Idayathul oru, Iruukam varu poru
Say no to sympathyies, forget your worries
In your heart, there will be uneasiness, but hold on
Yaavum inge, maayam maayam
Un veeram endrum, seeri paayum
Nam desam engum rosham yerum
Oru varthai kooda, pudu matram kaanum
Everything here is maya, maya
Your strength will tear out and pounce
Our nation’s pride will increase world over
Even one word can bring new change
The Rajini dialogue Na vandhuttenu sollu, thirumbi vanduttennu, 25 varshattuku munnala epidi ponaro, Kabali apidiye thirumbi vanduttannu sollu.. kabali da.. is a way of saying that people who are perceived as ordinary are not, but are rather strong and can be who they want to be and stand for people. “Tell them I have come, that I have come back… Kabali is back the same way he went away 25 years ago, tell them I am back!! This forceful dialogue brings us back to the shepherds and who they were. It is easy to brand people as outcasts and keep them there. The shepherds are all pumped up and racing to see their savior. It is not just their savior but them also saying that “Look, here we are.”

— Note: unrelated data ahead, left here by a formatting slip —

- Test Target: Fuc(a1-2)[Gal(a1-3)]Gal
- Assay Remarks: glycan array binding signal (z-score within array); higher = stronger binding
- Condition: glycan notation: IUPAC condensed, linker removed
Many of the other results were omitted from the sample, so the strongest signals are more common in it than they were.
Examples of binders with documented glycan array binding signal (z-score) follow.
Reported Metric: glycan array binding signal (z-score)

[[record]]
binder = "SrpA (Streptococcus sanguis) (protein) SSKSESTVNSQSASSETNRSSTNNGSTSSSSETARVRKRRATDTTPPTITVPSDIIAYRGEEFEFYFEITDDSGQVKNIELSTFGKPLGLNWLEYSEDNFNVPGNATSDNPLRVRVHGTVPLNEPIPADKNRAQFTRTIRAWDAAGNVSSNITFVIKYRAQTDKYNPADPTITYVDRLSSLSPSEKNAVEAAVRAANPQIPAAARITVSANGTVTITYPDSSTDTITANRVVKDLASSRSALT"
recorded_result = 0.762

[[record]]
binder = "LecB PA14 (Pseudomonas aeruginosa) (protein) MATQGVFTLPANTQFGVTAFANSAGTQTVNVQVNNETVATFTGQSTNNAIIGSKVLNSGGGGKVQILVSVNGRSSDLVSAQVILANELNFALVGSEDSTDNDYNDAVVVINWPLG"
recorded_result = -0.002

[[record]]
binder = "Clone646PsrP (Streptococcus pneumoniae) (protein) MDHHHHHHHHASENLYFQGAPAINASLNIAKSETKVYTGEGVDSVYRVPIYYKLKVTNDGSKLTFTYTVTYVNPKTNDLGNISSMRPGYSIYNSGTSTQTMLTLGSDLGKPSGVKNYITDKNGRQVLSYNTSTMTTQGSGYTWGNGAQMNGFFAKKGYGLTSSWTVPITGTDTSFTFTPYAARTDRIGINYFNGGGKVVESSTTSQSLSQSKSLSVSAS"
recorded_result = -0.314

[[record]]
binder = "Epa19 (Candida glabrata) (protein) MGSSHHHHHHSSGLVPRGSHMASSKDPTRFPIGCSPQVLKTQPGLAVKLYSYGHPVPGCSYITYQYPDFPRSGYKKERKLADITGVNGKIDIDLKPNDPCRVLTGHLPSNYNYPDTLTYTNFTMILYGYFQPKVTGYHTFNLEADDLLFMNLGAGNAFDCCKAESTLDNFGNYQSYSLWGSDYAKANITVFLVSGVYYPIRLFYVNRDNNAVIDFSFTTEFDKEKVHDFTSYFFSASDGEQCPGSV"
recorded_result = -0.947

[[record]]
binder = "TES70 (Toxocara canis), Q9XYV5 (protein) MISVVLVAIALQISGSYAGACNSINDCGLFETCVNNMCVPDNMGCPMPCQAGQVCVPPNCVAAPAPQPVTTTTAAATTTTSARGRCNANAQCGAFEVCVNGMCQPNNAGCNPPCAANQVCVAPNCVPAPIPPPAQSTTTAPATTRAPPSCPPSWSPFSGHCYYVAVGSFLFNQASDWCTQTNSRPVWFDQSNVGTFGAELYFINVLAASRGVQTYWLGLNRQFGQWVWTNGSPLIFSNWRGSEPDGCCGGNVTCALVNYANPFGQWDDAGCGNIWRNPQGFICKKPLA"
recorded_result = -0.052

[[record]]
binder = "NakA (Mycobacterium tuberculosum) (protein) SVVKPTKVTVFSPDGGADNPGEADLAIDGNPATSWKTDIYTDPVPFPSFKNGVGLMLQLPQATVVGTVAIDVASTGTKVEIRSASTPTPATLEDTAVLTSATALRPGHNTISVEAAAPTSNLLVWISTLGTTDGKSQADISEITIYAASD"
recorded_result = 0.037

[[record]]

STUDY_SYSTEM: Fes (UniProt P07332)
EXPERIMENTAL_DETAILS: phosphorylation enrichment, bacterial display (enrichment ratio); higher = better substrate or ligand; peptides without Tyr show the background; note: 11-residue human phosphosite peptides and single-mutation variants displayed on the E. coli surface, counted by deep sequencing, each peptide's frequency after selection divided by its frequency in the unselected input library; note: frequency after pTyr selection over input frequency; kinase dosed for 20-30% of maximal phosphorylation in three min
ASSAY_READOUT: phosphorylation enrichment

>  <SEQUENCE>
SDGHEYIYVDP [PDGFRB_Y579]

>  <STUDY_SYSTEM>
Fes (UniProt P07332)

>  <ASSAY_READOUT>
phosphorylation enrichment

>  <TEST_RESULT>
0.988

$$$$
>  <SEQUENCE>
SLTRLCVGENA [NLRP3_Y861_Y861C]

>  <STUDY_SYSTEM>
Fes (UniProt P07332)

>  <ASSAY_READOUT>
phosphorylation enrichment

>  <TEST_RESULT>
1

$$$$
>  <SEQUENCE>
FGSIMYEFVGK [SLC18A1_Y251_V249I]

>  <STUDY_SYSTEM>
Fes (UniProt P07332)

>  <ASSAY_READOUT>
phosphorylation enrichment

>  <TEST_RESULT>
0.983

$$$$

The birth narrative of Jesus is not surrender to anyone or anything. It goes beyond all dispensations and cannot be chained down. Those who are associated with the narrative, especially the shepherds, are also not to be looked down upon but form a part of the formidable force of salvation to the world. The birth of Jesus as seen by the shepherds in this way is a strong rebuttal of societal wrongs and a reminder to those who brand people poor and illiterate that the poor form the backbone of salvation and therefore it is they that celebrate the birth of Jesus because it is not just a celebration but an announcement, a comeback and a looking forward.
"Glory to God in the highest heaven and on earth peace be upon whom he favours."